plugin-storage(Credentials): already inited `authorization`

DEBUG: Message Sent



Congratulations, you have created your first Node.JS script that was able to connect to the Cisco Spark Messaging system and send a message to a room that you identified.

This is the first step in the process. Once you have the basic ability to send messages down, now we can move on to the more complex steps of communicating information between the Spark rooms and the on-premises systems.



Node.JS install and documentation: https://nodejs.org/en/

Cisco Spark Node Manager download: https://www.npmjs.com/package/ciscospark

Cisco Spark Developer resources: https://developer.ciscospark.com/#

Source Code for Node.JS Scripts : https://github.com/anilve/CiscoOnPremRESTAccess


Updates from DevNet Create!

Posted by jkratky Apr 3, 2017

Codeproject-03(1).jpgWhile we are quickly working to fine-tune every detail to bring you #DevNetCreate, here's what you need to know!


What is DevNet Create?

  • IoT and Cloud Developer Conference
  • May 23-24 in San Francisco
  • 2 days full of amazing content
  • 2 session tracks: IoT & User Experience, Cloud & DevOps
  • 80 tech talks, hands-on learning, mini-hacks
  • Hosted by Cisco DevNet - while we are hosting the event, it's not a Cisco-specific show. The conference is meant for those in the industry that want to dig into the blurred lines between infrastructure and applications.

Who Are Our Key Speakers?


Want to Join Us?

  • Submit Your Session: Last Week for Call for Speakers!
    Call for Papers has been extended until April 07, 2017 23:59 PDT. We are looking for your session abstract submissions for DevNet Create.
  • Register Today! Early Bird rates apply until April 13th. Hurry, tickets are going quick and this event will sell out - don't miss out!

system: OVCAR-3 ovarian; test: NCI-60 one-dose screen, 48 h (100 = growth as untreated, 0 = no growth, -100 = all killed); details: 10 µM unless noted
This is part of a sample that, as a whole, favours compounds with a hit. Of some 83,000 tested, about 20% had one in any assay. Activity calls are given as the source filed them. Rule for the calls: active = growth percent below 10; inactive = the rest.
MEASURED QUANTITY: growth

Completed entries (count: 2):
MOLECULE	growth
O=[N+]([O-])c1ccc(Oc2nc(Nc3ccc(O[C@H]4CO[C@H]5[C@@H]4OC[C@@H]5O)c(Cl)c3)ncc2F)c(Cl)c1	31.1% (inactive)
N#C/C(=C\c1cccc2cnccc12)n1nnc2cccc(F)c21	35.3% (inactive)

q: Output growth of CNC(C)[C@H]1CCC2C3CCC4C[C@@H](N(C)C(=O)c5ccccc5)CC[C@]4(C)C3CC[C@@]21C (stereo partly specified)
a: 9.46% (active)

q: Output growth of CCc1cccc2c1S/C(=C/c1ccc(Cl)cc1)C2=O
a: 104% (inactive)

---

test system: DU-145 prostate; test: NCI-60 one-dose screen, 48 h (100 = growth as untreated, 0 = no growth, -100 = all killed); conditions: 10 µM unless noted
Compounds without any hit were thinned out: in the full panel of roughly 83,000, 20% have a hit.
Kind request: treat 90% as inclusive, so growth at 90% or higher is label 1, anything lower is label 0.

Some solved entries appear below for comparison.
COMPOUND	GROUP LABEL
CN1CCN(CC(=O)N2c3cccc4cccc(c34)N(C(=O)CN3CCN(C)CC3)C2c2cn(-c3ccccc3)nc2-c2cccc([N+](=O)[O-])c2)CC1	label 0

See you there!

JiveServlet.pngHave you heard about DevNet Create? We are launching a hands-on, inaugural industry conference for IoT, cloud, enterprise developers, and DevOps engineers. The conference is focused on bringing industry experts together and while it's hosted by Cisco DevNet, this event is not Cisco-only. In fact, it's quite the opposite - our focus is to bring together experts from all industries!


Join the brightest of the IoT, cloud and enterprise developers to bring clarity to the blurred lines between infrastructure and applications. Through two session tracks (IoT & User Experience and Cloud & DevOps), networking, keynotes, workshops, mini-hacks and learning labs, the conference offers top notch content combined with hands-on learning, to break down the barriers between infrastructure and applications and help developers learn, code and connect and inspire.

DevNet Create Conference Details

When: May 23-24th

Where: Bespoke at Westfield San Francisco Centre
Get the latest updates: @DevNetCreate #DevNetCreate


What You Need to Know Now


Excited? We are! So save the date - we hope to see you there!

Check out the latest CUBEConversation with Jeff Frick (theCUBE) and Susie Wee (VP & CTO of DevNet, Cisco Systems) to insight about DevNet and #DevNetCreate, where we started, where we are going and why in the latest episode.



Hacking for the NYC Ports!

Posted by tmero Mar 2, 2017

You know what’s so great about hackathons? It’s always solving a problem in this world and making it a better place to live in.

NYC Ports and Logistics is a 48 hour hackathon located in, of course, the beautiful city of New York City that took place on January 20th, 2017 - January 22nd, 2017! The hackathon started off the day prior to the event where hackers were able to socialize and network with other hackers. Since a majority of them just met each other, it was important for them to find teammates with different skillsets to create a new application. Austin Hyland (my colleague) and I had a great time talking to different teams slowly forming and making sure they were all well formed.


There were over 125 participants (developers, business people, designers, domain experts, lawyers) building prototypes, rapid fire market validation and business model invention. (Information from the devpost website).

There were many sponsors, including Microsoft Azure, SendGrid, and Cisco DevNet. Of course, let’s not forget the wonderful venue sponsor Galvenize and Blender Workspace!


[image: Learn, Code, Inspire DevNet stickers using one of our phone lenses we gave out]